The aim of the paper is to validate the use of measurement methods in the study of GFRP joints. A number of tests were carried out by means of a tensile machine. The studies were concerned with rivet connection of composite materials. One performed two series of tests for two different forces and two fibre orientations. Using Finite Element Method (FEM) and Digital Image Correlation (DIC), strain maps in the test samples were defined. The results obtained with both methods were analysed and compared. The destructive force was analysed and, with the use of a strain gauge, the clamping force in a plane parallel to the annihilated sample was estimated. Destruction processes were evaluated and models of destruction were made for this type of materials taking into account their connections, such as riveting.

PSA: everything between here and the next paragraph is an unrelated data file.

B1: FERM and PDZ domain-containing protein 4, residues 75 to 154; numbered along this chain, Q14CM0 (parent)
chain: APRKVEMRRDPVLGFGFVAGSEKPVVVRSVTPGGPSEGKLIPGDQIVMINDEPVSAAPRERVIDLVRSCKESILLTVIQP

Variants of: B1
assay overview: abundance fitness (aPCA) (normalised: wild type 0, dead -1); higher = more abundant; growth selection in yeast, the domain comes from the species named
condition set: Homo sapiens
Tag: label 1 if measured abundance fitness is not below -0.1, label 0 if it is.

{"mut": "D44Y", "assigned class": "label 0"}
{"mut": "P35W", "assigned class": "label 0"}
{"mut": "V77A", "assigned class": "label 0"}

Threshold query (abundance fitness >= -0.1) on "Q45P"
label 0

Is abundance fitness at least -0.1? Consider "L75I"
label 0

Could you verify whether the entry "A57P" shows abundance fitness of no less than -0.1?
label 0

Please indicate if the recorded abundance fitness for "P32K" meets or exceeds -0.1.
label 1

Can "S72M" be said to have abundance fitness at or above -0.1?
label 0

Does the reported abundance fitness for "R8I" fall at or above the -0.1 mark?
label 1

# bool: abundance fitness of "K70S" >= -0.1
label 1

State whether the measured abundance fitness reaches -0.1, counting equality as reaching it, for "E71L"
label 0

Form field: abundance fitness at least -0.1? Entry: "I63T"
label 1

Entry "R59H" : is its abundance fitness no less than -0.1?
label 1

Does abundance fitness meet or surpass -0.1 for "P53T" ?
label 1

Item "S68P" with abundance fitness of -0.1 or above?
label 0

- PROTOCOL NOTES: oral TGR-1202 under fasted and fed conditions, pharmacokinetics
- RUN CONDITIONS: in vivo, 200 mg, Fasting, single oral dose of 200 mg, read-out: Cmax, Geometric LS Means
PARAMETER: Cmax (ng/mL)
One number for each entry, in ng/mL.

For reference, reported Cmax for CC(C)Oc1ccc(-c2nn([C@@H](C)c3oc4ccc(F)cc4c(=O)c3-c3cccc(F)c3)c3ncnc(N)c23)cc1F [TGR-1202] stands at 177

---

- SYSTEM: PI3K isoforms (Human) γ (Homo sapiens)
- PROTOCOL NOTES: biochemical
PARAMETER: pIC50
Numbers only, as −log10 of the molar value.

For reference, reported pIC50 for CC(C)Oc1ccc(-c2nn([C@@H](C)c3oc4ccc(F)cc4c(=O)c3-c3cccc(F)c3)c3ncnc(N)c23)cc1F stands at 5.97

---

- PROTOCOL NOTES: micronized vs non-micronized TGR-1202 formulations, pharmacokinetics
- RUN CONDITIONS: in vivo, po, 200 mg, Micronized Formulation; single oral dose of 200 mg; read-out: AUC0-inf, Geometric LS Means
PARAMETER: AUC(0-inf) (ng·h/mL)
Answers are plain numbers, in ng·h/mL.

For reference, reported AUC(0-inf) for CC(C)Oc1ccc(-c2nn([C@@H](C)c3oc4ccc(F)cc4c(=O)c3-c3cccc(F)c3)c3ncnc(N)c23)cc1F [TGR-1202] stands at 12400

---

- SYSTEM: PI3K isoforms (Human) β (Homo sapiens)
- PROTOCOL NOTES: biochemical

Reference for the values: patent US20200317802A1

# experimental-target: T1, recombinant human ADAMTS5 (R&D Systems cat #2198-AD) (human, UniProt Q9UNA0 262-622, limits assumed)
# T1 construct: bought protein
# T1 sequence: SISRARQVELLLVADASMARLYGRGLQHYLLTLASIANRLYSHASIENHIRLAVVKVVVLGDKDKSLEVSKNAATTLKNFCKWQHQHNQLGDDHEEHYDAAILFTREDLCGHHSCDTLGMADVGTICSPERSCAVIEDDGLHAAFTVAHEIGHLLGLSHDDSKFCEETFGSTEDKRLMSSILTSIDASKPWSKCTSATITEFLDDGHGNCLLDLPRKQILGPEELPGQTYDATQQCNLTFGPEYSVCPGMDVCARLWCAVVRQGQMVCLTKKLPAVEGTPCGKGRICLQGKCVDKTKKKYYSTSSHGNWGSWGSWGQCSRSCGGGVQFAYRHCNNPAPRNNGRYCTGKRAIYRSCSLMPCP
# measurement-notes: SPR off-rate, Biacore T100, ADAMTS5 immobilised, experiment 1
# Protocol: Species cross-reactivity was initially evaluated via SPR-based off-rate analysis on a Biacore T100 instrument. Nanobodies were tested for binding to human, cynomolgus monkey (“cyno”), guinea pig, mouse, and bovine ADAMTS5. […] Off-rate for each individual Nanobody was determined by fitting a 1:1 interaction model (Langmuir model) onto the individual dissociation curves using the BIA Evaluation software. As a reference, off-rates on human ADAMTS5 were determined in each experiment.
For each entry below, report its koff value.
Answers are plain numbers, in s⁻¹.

In the paper, the authors discuss the construction of a model of an exemplary urban layout. Numerical simulation has been performed by means of a commercial software Fluent using two different turbulence models: the popular k-ε realizable one, and the Reynolds Stress Model (RSM), which is still being developed. The former is a 2-equations model, while the latter – is a RSM model – that consists of 7 equations. The studies have shown that, in this specific case, a more complex model of turbulence is not necessary. The results obtained with this model are not more accurate than the ones obtained using the RKE model. The model, scale 1:400, was tested in a wind tunnel. The pressure measurement near buildings, oil visualization and scour technique were undertaken and described accordingly. Measurements gave the quantitative and qualitative information describing the nature of the flow. Finally, the data were compared with the results of the experiments performed. The pressure coefficients resulting from the experiment were compared with the coefficients obtained from the numerical simulation. At the same time velocity maps and streamlines obtained from the calculations were combined with the results of the oil visualisation and scour technique.